Author: Paul Cornell
Publisher: Tor Books, April 16, 2013
Format: Hardcover and eBook, 416 pages
Price: $24.99 (print)
ISBN: 9780765330277 (print)
Review copy: Purchased by Melanie
Police officers Quill, Costain, Sefton, and Ross know the worst of London—or they think they do. While investigating a mobster's mysterious death, they come into contact with a strange artifact and accidentally develop the Sight. Suddenly they can see the true evil haunting London’s streets.
Armed with police instincts and procedures, the four officers take on the otherworldly creatures secretly prowling London. Football lore and the tragic history of a Tudor queen become entwined in their pursuit of an age-old witch with a penchant for child sacrifice. But when London’s monsters become aware of their meddling, the officers must decide what they are willing to sacrifice to clean up their city.
London Falling starts out as a traditional police thriller with Detective James Quill leading the investigation and subsequent arrest of the notorious drug lord, Toshack. Just when he thinks he is going to wrap up the case of his career his world is turned upside down when Toshack mysteriously dies while in police custody (in a most gruesome fashion, I might add). It is at this point that the story takes a turn from traditional thriller to supernaturally, weird and crazy with a purely evil antagonist. Quill and his team uncovers something far more evil than Toshack and it’s a race against time to save London, his colleagues and himself from an evil power the likes he has never come across before.
Like the action in the story Cornell keeps a frenetic pace with the story swapping between the different characters. I felt it was written more like the script for TV rather than as a novel with subtext and inference playing heavily in the interaction between characters. I found it a bit difficult to get into the story at first due to the number of police acronyms that Cornell used but found a glossary at the back of the book after I had finished reading it! That is the problem with ebooks as useful things like glossaries hide at the back and I don’t find them until the end. I think that maybe I would have engaged a bit earlier had I found the glossary sooner. However, once I got to grips with the police ‘talk’ and as the plot progressed I soon became completely engrossed in the story and all its dysfunctional characters. Cornell doesn’t just make the dialogue authentic from a police perspective he also uses local colloquialisms. As a non-native Londoner I always enjoy books that are based here but I wonder how easily others pick up the local jargon and slang that Cornell litters throughout the story. I thought the plot was unique and much more grisly than I was expecting and Mora Losely was chilling and completely evil. The backdrop to how she came to be a witch was interesting and the fact that she was a serial killing West Ham fan was quite amusing in its own right.My husband is a West Ham fan and while I am a football widow from August to May I think even the most ardent fan would draw the line at the atrocities that Mora did to support her team.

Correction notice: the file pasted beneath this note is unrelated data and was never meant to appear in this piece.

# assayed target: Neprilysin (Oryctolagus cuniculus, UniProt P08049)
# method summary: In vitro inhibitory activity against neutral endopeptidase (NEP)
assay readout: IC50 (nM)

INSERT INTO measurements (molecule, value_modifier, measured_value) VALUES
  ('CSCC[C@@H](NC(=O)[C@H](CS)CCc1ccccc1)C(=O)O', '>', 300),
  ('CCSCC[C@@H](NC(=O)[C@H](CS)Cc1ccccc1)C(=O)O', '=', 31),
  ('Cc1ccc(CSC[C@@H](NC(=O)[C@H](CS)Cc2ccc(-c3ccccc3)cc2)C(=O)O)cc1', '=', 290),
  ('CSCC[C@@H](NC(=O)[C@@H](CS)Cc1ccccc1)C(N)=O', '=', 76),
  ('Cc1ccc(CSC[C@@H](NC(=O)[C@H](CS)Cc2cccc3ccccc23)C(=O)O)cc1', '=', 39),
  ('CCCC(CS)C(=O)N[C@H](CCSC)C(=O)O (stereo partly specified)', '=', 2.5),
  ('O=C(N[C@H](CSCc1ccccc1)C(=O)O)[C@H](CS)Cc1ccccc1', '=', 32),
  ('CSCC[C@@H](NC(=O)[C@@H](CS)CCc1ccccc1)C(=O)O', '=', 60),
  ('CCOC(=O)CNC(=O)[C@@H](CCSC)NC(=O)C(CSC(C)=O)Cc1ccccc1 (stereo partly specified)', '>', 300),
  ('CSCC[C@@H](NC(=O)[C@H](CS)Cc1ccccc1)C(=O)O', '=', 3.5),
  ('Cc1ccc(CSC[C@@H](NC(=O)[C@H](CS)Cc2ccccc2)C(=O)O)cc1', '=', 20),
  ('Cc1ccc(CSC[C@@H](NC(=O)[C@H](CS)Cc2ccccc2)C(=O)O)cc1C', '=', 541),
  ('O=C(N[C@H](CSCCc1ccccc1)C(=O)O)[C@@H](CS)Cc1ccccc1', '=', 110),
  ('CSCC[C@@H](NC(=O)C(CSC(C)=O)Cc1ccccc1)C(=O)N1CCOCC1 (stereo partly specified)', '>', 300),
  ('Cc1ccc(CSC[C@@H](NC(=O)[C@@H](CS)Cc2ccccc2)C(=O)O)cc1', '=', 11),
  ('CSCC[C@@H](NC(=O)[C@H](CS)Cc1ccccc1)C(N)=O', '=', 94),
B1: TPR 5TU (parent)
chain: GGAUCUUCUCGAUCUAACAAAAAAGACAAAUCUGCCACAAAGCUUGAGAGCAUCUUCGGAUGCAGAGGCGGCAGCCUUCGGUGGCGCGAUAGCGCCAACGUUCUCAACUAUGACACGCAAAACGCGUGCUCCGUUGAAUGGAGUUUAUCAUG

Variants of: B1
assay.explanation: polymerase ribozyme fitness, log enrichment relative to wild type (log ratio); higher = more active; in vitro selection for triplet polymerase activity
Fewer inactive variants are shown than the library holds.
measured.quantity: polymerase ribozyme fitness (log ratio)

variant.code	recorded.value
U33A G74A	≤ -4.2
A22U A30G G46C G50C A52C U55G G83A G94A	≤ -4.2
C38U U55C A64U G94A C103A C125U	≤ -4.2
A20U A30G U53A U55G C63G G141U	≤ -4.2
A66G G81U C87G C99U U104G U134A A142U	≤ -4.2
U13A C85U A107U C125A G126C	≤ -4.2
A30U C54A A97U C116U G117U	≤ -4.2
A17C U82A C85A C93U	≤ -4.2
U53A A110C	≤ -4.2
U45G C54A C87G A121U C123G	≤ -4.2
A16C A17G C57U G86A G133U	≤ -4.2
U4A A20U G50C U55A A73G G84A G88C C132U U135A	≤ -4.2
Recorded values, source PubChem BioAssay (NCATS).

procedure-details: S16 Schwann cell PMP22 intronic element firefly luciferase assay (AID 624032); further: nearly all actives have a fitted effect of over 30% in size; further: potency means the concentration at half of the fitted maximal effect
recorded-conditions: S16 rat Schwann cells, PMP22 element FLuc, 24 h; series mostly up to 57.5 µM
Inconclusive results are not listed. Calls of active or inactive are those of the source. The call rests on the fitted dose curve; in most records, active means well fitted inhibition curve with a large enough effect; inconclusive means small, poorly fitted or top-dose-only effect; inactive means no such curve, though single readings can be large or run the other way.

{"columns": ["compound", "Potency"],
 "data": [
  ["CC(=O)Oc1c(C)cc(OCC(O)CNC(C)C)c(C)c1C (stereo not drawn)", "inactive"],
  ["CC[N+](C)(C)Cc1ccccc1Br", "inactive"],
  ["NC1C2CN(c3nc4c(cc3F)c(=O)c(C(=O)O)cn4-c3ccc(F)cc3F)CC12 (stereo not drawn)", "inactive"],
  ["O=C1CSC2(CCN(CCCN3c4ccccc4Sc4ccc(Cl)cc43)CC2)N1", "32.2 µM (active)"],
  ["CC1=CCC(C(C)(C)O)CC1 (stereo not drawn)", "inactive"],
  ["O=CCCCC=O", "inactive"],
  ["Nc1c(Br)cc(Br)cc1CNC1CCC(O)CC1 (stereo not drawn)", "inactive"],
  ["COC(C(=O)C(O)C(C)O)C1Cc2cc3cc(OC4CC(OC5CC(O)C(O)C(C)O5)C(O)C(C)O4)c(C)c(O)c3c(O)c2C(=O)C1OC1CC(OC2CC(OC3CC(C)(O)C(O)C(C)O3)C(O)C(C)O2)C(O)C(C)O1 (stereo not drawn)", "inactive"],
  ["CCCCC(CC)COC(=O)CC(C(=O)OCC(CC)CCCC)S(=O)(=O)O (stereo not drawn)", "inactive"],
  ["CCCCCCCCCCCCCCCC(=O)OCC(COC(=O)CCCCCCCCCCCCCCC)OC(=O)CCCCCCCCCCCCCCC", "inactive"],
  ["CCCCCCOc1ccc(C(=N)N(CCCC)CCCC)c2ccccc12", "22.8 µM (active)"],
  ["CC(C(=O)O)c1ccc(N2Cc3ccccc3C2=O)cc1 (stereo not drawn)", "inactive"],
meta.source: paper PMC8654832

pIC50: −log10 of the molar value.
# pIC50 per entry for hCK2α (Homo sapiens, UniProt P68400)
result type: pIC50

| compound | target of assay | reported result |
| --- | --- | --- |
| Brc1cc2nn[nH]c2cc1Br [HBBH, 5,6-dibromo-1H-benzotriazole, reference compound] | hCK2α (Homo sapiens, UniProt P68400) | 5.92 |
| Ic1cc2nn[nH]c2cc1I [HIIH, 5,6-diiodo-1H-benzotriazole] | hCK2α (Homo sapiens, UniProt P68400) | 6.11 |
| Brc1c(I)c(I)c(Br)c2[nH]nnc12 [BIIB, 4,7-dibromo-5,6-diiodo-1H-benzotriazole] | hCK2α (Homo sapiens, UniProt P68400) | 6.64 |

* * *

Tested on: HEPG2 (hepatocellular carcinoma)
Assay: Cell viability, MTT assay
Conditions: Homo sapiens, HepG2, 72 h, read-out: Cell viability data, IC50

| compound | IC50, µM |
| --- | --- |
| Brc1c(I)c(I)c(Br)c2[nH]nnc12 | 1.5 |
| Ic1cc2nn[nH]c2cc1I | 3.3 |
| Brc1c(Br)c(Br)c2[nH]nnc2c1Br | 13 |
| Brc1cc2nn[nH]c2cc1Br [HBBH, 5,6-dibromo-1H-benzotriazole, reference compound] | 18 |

Cornell develops his characters through POV chapters and uses this technique to create a substantive backstory for each one. However, I couldn’t really connect with any of them despite having a full and rich background for each. I think this was down to the pace of the story, the characterization and the fact there were four lead characters to keep track of.I thought it was a bit unusual, although not in a bad way, to have so many lead characters that each had equal time dedicated to their lives and their backstory. I found that I was spending as much time keeping their stories straight as I was following the main plot and this distracted me somewhat from what was happening in the overall. It is however, a testament to Cornell’s story telling ability in that he can intertwine the four broken and fractured lives of his main characters with a nail biting plot. Cornell devises a unique, interesting plot and sets the scene for future novels in the series.
While Cornell is an accomplished writer in other genres and mediums this is his first urban fantasy novel and demonstrates his imagination and creativity. While I really enjoyed London Falling (as much as you can enjoy reading about a serial killer) I didn’t love it. I think that now that I have come to understand the characters and their motivation through this novel that I will enjoy subsequent books more. If you are a fan of murder mysteries and like the supernatural element then I urge you to give London Falling a go.